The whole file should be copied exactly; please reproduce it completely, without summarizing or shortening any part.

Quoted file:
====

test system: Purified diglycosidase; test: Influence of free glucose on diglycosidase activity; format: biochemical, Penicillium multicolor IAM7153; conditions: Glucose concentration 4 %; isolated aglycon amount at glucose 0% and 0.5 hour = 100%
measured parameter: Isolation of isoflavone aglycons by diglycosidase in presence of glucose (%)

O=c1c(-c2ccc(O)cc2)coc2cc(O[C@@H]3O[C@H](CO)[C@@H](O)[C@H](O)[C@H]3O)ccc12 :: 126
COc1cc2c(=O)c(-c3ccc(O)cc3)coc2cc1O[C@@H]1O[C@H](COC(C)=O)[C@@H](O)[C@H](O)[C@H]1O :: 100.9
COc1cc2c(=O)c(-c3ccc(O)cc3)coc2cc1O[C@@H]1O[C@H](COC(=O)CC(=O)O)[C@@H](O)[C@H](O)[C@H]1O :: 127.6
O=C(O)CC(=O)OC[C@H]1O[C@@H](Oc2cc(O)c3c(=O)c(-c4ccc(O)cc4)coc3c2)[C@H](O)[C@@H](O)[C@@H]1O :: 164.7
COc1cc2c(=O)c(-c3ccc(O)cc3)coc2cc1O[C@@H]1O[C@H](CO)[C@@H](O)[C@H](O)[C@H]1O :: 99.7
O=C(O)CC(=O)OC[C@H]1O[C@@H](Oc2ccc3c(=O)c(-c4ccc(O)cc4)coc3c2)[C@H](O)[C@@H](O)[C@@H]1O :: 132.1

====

test system: Purified diglycosidase; test: Influence of free glucose on diglycosidase activity; format: biochemical, Penicillium multicolor IAM7153; conditions: Glucose concentration 4 %; isolated aglycon amount at glucose 0% and 0.5 hour = 100%
measured parameter: Isolation of isoflavone aglycons by diglycosidase in presence of glucose (%)

O=c1c(-c2ccc(O)cc2)coc2cc(O[C@@H]3O[C@H](CO)[C@@H](O)[C@H](O)[C@H]3O)ccc12 :: 126
COc1cc2c(=O)c(-c3ccc(O)cc3)coc2cc1O[C@@H]1O[C@H](COC(C)=O)[C@@H](O)[C@H](O)[C@H]1O :: 100.9
COc1cc2c(=O)c(-c3ccc(O)cc3)coc2cc1O[C@@H]1O[C@H](COC(=O)CC(=O)O)[C@@H](O)[C@H](O)[C@H]1O :: 127.6
O=C(O)CC(=O)OC[C@H]1O[C@@H](Oc2cc(O)c3c(=O)c(-c4ccc(O)cc4)coc3c2)[C@H](O)[C@@H](O)[C@@H]1O :: 164.7
COc1cc2c(=O)c(-c3ccc(O)cc3)coc2cc1O[C@@H]1O[C@H](CO)[C@@H](O)[C@H](O)[C@H]1O :: 99.7
O=C(O)CC(=O)OC[C@H]1O[C@@H](Oc2ccc3c(=O)c(-c4ccc(O)cc4)coc3c2)[C@H](O)[C@@H](O)[C@@H]1O :: 132.1